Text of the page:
In October 2015 India will host the third India-Africa Forum Summit (IAFS III). Originally scheduled for December 2014 but postponed because of the Ebola crisis, IAS III promises to be a spectacular event. More than 50 African states as well as representatives from the African Union (AU) and continental bodies like the New Partnership for Africa’s Development (NEPAD) agency have been invited for the meeting in New Delhi.
This is a significant departure from the low-key Congress-led summits of 2008 and 2011, where only 14 African governments, together with AU officials, participated in the discussions. In contrast, IAFS III is likely to be one of the largest gatherings of foreign leaders in the Indian capital since it hosted the 1983 Commonwealth Summit.
With the Indira Gandhi National Stadium as the main venue, IAFS III should be seen as more than just an event of diplomatic rhetoric. Not only that, it must also be examined in the context of several dimensions and issues that are critical to the India-Africa engagement.
The most prominent of these is that IAFS III will take place under a new Indian administration. Since taking office, the Modi government’s foreign policy has widely been seen as proactive and infused with rigor. This—the perception as well as the new vitality—is bound to impact IAFS III.
In his year-plus in office, Prime Minister Narendra Modi has visited over 20 countries, and he has emphasised the inextricable links between foreign policy and economics by steadily pushing his brand of ‘Make in India’ economics.
But how does Africa fit into this new foreign policy outlook of India? So far, Africa has not featured prominently in the list of Modi’s 20-odd official visits, except his stops in Mauritius and Seychelles, which, of course, are in the Indian Ocean Rim.
But as the ‘Make in India’ initiative deepens, African countries must be clear about its implications for their regional production networks, integration into global value chains, and their national industrialisation programmes.
Africa must recognise that it is time to strategically engineer an integrated industrial development programme that enables it to compete with India in the global value chain. India is active in both the high-value capital-intensive services sector and the low-cost labour intensive sectors of global value chains. It is not going to relinquish this position easily, especially if it is to ensure employment for its growing population.
One example is the diamond industry. India’s comparative advantage in the cutting and polishing streams raises related issues for Botswana, which relies on uncut diamonds as a major export. Even though under IAFS II in 2011 India announced the setting up of a Diamond Institute in Botswana, it is unclear whether competing with India in this sector will help the southern African country’s integration into the global diamond production network (outside of extraction) or the country’s industrialisation prospects.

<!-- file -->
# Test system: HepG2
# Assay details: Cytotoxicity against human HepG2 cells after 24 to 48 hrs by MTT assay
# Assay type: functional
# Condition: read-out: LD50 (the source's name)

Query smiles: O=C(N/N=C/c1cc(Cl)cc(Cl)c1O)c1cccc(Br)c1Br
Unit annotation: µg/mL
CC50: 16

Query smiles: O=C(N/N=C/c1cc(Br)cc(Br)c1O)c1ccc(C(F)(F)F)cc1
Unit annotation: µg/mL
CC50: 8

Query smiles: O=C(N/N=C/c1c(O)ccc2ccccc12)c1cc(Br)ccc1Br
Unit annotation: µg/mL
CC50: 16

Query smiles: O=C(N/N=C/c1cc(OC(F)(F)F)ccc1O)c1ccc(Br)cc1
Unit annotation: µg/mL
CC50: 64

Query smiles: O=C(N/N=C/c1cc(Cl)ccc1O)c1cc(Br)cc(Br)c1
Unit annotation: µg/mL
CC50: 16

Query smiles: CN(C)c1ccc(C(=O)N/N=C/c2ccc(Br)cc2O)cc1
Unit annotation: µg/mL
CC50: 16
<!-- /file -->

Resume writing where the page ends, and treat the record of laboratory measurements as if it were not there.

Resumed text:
Secondly, while India is becoming more confident in its foreign policy, African countries must gauge how this can work in their favour. At a meeting hosted by an Indian think tank in March in New Delhi, it was clear that the Africa focus was becoming tepid. Much of this is due to the inability of African countries to take ownership of projects. For example, the transfer of the Pan-African e-network to the AU has been delayed because the AU does not have the resources to take over the project. Similarly, African countries have been unable to identify, along with their Indian counterparts, how training and capacity-building programmes can be tailored to their specific needs.
Third, and perhaps most important, is that with the “African Rising” narrative stabilising, if not tapering off, Africa has to be clear about what it wants to achieve from IAFS III and how it can capitalise on the “post-rising” period. Defining a realistic strategy that is based on pragmatic outcomes and deliverables must inform the deliberations in October.
Participants must also remember that the Indian government has indicated that IAFS III will not be about big headline announcements; rather, it will be a review of projects implemented and of the engagement since IAFS I in 2008. African governments must be prepared for less attention-grabbing declarations and start demonstrating that they too are willing to commit resources and responsibility to the IAFS process.
At the same time, India must not compare itself to China’s engagement in Africa, and instead it can demonstrate that its renewed foreign policy focus puts to rest previous perceptions that New Delhi bypasses Africa.
Sanusha Naidu is a senior research associate at the Institute for Global Dialogue in Pretoria, a research associate with the Department of Political Science at the University of Pretoria, and a project manager for the Africa-Emerging Powers Programme at Fahamu—the Pan-African Network for Social Justice Issues based in Nairobi.
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